Posted: August 29th, 2012 | Author: Verity Penfold | Filed under: Cankler Science News, Health, Medicated, Wiki | Tags: antibiotics, Asthma, Autism, Colitis, Human Gut Flora, Hygiene Hypothesis, Microbial Deprivation Hypothesis, Multiple Sclerosis, Obesity, Vaccination | Comments Off on The Rise and Rise of Allergies! Microbial Deprivation and Hygiene Hypothesis
I consider myself a germaphobe, the thought of unseen creepy crawlies does serious damage to my mind, bleach is my best friend.
I’ve fallen in love with antibacterial wipes, vinegar, indeed anything that will KILL microbes on surfaces anyplace near me. I grow a huge smile every time I see Asian tourists strolling the streets in surgical face masks, are we overreacting?
It turns out I might be overreacting, scientists reckon that some germs are good? I must point out that Hygiene – as used in this post – has little relationship with ‘hygiene’ in the usual meaning of the word. The term ‘hygiene hypothesis’ is unfortunate, as it is misleading. A better term would be Microbial Deprivation Hypothesis.
Our immune systems are our single most important line of defense against infection.
The bacteria and germs that surround us, some of these microbes can be nasty, really nasty, causing food poisoning, colds, a variety of other infections as well as diseases.
It is perhaps the ones inside that we need worry most about though, many researchers are now focusing on dysfunctional colonies of microbes within human beings for causes to disorders such as asthma, MS and autism, including disorders previously believed to be entirely brain based like epilepsy, depression and even my favourite, Bipolar Disorder.
I must warn, this is an opinion piece, it is based on several hypotesis – of others – a little thought, possibly some hyperbole and a little wishful thinking, it is meant entirely for thought provocation :: Read the full article »»»»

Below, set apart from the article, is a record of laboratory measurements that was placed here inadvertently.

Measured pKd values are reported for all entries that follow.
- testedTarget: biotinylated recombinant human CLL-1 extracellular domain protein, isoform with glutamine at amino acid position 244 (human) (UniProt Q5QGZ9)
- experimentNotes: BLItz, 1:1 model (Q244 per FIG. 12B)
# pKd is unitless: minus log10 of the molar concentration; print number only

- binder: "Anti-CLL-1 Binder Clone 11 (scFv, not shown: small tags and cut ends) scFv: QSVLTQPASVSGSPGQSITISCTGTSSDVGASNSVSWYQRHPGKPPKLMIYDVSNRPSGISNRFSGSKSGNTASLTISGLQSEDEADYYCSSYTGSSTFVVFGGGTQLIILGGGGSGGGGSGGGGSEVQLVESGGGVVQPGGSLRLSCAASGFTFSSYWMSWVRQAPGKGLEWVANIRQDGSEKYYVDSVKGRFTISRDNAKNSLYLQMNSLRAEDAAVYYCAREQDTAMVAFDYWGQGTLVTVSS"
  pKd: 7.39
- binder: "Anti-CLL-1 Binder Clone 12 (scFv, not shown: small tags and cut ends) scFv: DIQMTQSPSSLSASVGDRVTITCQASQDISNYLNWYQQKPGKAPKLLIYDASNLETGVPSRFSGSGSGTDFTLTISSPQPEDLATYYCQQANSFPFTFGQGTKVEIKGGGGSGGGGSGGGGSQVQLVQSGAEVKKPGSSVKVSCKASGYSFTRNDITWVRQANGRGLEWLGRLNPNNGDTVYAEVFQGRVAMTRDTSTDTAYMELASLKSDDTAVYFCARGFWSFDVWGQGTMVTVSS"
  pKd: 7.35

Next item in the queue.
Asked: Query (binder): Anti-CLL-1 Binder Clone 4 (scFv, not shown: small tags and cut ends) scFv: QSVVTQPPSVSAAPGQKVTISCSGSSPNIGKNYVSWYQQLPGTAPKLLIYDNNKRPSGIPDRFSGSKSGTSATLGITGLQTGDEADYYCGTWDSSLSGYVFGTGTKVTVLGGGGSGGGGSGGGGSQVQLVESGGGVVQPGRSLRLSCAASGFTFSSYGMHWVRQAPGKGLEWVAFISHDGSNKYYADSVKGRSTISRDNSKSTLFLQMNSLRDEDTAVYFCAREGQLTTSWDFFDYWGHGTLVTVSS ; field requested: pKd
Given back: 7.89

Posted: July 30th, 2012 | Author: Michael Courtenay | Filed under: Cankler Science News, Health, Medicated, Socially Engineered | Tags: BMI, Chronic Inactivity, Chronic Obesity, Couch Potato, David Dunstan, Dr Lennert Veerman, Eating Well, Fashion of Fat, Fat, Food Politics, Foreign Correspondent, Get Out of the House, Globesity, Hard Pill to Swallow, Obesity, PloS Medicine, School of Population Health, Television, The Lancet, the Lancet Physical Activity Series Working Group, The Nutrition Transition Program, TV, University of Queensland, World Public Health Nutrition Association | Comments Off on FOLLOW US, WE’RE FAT!
I’ve been wondering for a while just how long it would take for Obesity to move from being a medical issue to a social one, it seems we are right now on that cusp. Obesity has had so much bad publicity – deservingly so – over the past 5 years that the obese are striking back, no longer satisfied with the social stigma, and often unable to lose the weight, the obese are becoming a large majority.
Fat activist Jackie Wykes recently posted a volatile question via theconversation.edu.au, asking How Anti Obesity Campaigns Re-inforce Stigma. Ms Wykes says “By focusing on weight as the problem and weight loss as the solution, social and economic inequalities are made invisible.” I’d reckon that in this country at least – and the world generally – supermarkets would disagree entirely, never have groceries – fresh included – ever been so inexpensive, there is literally NO excuse today for BAD EATING HABITS!
According to Ms Wykes, health disparities between groups are blamed on individuals for not making healthy choices, ignoring the ways that the choices available to comfortably middle-class white Australians are often very different to those available to people on low incomes, to recent immigrants, or to Indigenous Australians.
This rhetoric clearly scirts the issue – yes obese people have rights, more rights than drug addicts, less than breast cancer patients, and about the same as rights as smokers – in my mind the formula is pretty simple, EAT LESS! If you wish to make the argument complicated – it’s still diet based for the majority of obesity – then EAT CAREFULLY! :: Read the full article »»»»